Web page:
In previous columns, I have discussed the thought process of striking the ball, along with the theories of the apex and flight of the ball. I have also described how gravity impacts the flight of the ball and have emphasized the need for applying spin to the ball in order to control its flight path.
So, let’s now address the physical aspects required to execute a stroke and apply underspin (aka “slice”) to the ball.
In this column, I am going to address applying slice on the backhand. This can be utilized for groundstrokes, dinks, and volleys.
Let’s begin with an understanding of the importance of being aware of the angle of the face of our paddle as it contacts the ball.
In order to apply slice to the ball, I must get the face of the paddle under the ball. To accomplish this, I need to get the face of the paddle open.
In the sport of tennis, players will use a variety of grips depending on if they are hitting topspin or slice on both the forehand and backhand wings.
In the sport of pickleball, while utilizing different grips for different shots can be applied, the necessity of utilizing a grip change is not necessarily required.
The grip we want to use is called the continental grip. I refer to it as the corporate handshake grip. You want to grip the paddle like you are shaking hands with it, applying firm and comfortable pressure.
Utilizing this grip allows us to change the angle of the face of the paddle by turning our wrist. My knuckles are facing upwards, getting the backhand side/face of the paddle facing the sky, allowing me to make contact underneath the bottom of the ball.
Here is a practice drill to help you get used to opening up the face of the paddle using the continental grip.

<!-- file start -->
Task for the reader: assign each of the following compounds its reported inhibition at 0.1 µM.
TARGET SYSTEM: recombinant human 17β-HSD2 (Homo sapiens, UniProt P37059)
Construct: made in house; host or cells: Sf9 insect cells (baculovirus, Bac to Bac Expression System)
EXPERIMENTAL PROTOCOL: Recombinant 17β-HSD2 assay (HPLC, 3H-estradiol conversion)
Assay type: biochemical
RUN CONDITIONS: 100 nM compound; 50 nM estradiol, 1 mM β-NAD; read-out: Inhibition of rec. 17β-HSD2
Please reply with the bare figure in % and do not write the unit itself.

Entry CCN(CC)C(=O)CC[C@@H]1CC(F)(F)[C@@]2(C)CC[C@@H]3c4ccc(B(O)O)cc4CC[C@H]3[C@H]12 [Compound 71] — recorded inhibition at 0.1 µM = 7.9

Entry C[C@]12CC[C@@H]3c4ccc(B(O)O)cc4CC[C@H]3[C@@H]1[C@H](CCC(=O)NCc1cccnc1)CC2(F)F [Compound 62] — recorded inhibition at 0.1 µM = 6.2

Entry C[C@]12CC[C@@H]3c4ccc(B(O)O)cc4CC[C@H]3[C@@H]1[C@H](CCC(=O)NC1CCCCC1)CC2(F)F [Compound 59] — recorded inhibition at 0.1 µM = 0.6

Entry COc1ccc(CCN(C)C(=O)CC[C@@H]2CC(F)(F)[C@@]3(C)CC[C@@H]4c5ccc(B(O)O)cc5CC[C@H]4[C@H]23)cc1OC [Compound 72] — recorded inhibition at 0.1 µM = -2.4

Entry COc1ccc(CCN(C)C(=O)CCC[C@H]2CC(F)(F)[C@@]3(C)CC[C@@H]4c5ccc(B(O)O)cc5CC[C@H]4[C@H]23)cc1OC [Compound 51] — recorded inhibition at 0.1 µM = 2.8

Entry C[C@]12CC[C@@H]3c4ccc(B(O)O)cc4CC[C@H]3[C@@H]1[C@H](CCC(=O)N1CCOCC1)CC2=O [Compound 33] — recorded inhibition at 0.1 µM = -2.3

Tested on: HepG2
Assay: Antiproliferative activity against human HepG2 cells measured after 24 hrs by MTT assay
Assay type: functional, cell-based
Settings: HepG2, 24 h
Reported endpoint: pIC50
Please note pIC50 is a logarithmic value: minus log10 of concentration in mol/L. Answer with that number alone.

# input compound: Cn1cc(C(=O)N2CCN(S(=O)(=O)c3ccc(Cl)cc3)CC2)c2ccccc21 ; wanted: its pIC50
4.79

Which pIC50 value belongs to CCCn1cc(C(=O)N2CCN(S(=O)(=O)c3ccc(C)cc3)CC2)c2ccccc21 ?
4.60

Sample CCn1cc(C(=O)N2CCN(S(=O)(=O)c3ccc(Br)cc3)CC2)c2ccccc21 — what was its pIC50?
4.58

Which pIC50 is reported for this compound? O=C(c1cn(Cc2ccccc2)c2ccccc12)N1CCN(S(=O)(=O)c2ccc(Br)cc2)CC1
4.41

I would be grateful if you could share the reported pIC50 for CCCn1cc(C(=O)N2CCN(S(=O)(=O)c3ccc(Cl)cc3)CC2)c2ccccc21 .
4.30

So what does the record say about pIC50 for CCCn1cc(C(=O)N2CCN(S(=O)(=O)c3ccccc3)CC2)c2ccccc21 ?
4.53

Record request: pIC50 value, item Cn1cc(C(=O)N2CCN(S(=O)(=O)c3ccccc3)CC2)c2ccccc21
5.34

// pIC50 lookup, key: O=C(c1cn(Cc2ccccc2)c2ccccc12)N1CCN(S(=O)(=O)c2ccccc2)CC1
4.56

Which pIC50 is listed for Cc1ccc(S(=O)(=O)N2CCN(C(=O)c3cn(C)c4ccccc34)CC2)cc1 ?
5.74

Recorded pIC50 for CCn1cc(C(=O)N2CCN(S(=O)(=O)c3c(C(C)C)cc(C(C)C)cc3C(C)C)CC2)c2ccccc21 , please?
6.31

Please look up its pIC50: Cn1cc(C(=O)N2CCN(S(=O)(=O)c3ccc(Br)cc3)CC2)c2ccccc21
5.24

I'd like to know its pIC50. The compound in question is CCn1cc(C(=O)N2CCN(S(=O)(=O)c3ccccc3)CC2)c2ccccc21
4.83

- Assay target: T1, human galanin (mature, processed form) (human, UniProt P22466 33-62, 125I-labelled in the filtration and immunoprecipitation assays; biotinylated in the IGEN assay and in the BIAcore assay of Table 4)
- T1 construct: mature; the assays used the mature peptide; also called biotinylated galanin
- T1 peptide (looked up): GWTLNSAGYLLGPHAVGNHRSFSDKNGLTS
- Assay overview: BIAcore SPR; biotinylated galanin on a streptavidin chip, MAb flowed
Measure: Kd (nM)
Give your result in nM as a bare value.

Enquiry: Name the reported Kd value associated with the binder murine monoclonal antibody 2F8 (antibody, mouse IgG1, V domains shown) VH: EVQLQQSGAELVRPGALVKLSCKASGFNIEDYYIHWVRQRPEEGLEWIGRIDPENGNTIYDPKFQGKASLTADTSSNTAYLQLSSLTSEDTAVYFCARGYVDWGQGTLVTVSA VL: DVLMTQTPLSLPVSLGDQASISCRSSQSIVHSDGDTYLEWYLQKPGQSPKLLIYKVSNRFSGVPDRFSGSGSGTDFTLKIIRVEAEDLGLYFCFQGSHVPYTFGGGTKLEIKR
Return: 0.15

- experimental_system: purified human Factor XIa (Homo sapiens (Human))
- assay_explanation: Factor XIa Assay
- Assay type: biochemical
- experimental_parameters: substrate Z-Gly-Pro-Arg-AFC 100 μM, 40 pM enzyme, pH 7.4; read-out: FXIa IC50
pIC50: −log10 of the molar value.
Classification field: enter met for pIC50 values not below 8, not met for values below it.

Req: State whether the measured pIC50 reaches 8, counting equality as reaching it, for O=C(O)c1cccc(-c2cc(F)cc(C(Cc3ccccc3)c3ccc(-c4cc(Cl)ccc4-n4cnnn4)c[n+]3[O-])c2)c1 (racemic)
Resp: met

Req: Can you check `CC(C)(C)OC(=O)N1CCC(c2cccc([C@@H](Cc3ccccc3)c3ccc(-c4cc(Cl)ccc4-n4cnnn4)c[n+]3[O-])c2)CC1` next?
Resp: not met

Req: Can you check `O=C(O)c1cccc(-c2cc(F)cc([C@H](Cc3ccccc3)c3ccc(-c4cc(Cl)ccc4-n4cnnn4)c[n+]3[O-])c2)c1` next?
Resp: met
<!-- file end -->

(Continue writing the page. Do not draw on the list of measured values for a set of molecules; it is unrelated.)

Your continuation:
Take a ball and balance it on the face of your paddle, drop the ball off the paddle, let it bounce on the ground, then catch it and balance it on the paddle again.
Make sure you are getting down to the level of contact with the ball with your legs, and not your back.
Once you have conquered catching and balancing the ball on the paddle, now switch to just bouncing the ball on the paddle and begin to slide the paddle underneath the ball at contact, applying underspin. Repeat this motion until you can do it confidently 10 times in a row.
Finally, when you can consistently get 10 in a row, begin to experiment with changing the amount of spin you are applying to the ball each time you strike it.
In next week’s column, I will address what motion is required from the rest of our body during executing a slice backhand.
Wayne Clark is a professional tennis instructor with over 25 years’ experience coaching players on all levels of the game. Wayne is also qualified in pickleball instruction and is on staff as an instructor with The Pickleball Academy of Southwest Florida at East Naples Community Park. Contact Coach Wayne by email at firstname.lastname@example.org, or by phone or text at 239-450-6161.